Guest Column: Eminent domain: ‘public use’ vs. ‘public good’

I have never liked the use of eminent domain for other than pure “public use,” i.e., roads, highways, flood control, national parks and other such things that benefit all the people, not just a retailer, developer or government. The term “public use” is not the same as “public good.” Twisting the meaning of the Constitution’s meaning to “public good” is grammatically wrong, and in my opinion legally wrong. It is what we call now, “spinning.” To put a new “spin” on the meaning. Notice I said NEW meaning, and hope nobody notices.

In recent years, more and more local governments have used or tried to use eminent domain to gain more tax dollars and say this benefits all the people. It really only benefits Realtors, developers and retail companies. I am a retired carpenter and know jobs can be created by development, but at what cost to my fellow citizens? Government ALWAYS wants more tax dollars and will search every nook and cranny to find new ways to get them, within technically legal but not moral means. Politicians like to brag what they did to “build” their community, but don’t seem to care who, or how many they hurt, to get those bragging rights.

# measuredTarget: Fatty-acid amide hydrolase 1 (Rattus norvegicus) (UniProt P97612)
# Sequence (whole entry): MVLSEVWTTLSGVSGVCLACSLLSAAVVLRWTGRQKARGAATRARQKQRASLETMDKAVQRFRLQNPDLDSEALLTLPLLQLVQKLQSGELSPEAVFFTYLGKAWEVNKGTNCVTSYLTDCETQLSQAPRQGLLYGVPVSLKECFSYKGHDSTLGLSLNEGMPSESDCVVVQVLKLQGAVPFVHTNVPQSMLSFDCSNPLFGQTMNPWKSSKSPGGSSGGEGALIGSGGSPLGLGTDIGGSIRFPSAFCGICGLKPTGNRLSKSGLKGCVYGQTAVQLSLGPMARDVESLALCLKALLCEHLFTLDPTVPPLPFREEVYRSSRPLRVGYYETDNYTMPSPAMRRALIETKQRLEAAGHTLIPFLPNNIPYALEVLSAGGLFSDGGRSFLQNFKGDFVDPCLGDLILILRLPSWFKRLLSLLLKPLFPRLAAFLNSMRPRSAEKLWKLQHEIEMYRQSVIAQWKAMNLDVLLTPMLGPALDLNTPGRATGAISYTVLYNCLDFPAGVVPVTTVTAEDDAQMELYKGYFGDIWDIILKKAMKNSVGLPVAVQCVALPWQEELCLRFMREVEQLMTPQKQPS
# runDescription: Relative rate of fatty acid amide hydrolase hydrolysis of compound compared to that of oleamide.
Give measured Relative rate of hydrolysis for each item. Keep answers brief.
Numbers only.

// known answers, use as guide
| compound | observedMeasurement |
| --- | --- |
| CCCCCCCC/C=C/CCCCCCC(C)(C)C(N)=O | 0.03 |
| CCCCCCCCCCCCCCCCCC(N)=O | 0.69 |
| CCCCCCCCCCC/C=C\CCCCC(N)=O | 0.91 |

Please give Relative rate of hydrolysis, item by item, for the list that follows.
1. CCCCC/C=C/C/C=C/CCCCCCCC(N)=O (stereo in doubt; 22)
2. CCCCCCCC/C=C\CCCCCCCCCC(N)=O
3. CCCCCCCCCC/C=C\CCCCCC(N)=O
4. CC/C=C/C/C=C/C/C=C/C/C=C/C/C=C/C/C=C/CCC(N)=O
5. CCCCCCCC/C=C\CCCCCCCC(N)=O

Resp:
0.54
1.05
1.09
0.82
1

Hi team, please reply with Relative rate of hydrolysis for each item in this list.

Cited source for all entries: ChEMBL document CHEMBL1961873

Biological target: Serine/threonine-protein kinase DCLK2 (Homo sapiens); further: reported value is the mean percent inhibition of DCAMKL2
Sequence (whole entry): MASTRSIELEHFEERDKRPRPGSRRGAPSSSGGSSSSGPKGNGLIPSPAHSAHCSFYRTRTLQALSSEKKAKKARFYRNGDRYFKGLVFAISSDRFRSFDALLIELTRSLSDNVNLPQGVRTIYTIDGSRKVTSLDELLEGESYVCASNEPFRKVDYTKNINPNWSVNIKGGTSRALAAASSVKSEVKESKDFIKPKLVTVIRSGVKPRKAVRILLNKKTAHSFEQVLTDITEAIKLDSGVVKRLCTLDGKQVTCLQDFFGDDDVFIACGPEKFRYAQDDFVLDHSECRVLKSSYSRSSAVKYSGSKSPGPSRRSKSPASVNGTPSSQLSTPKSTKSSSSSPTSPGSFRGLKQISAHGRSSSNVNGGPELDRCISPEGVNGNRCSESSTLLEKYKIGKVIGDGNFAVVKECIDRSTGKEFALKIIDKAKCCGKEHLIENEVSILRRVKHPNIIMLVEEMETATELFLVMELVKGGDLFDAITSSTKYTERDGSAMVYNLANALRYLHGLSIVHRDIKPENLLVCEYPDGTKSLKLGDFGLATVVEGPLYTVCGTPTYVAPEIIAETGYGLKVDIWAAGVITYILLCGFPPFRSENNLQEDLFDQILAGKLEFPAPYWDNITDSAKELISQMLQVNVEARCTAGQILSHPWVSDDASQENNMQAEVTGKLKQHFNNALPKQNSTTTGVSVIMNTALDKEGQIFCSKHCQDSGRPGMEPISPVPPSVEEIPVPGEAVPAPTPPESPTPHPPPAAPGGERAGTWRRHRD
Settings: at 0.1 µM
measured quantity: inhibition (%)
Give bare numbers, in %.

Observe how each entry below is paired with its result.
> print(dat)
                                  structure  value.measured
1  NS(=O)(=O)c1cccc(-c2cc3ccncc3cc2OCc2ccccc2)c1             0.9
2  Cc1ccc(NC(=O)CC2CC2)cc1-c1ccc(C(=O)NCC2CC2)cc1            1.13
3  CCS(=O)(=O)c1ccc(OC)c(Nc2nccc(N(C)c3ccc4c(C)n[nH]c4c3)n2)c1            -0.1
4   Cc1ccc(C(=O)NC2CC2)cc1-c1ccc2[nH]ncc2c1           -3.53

In Illinois, the state Supreme Court ruled in 2002 that it was unconstitutional to take property from one private party and give it over to another for the purpose of enhancing tax revenues. What does Machesny Park not understand about this ruling, or do they have a “new spin” on the interpretation of the ruling? As a layperson, I see maybe one spin. That would be to say, the village is not taking the property to “turn over” the property to another party, but the village will outright “buy” (forced sale) the land from one party and then “sell” the land to the party of the village’s choice. Some “spin,” huh? It may be legal, but not moral.

The U.S. House of Representatives and the U.S. Senate are working on legislation to stop this kind of “eminent domain” TAKING of private property from citizens. The penalty for taking property by a government or its agent, would be the loss of federal dollars for “other uses.” I think this means federal grants for all sorts of things on a local goverment’s “to do” list. This should give real pause to local governments wanting to use eminent domain. How many federal dollars will they lose? Money talks!! The information below may be found at The actual bills are (H3135 and S1704) and as of now have NOT been passed. They are added to another bill and will be addressed after holiday breaks.

Jim Ditsworth is a Rockford resident.

From the Dec. 14-20, 2005, issue

Enjoy The Rock River Times? Help spread the word!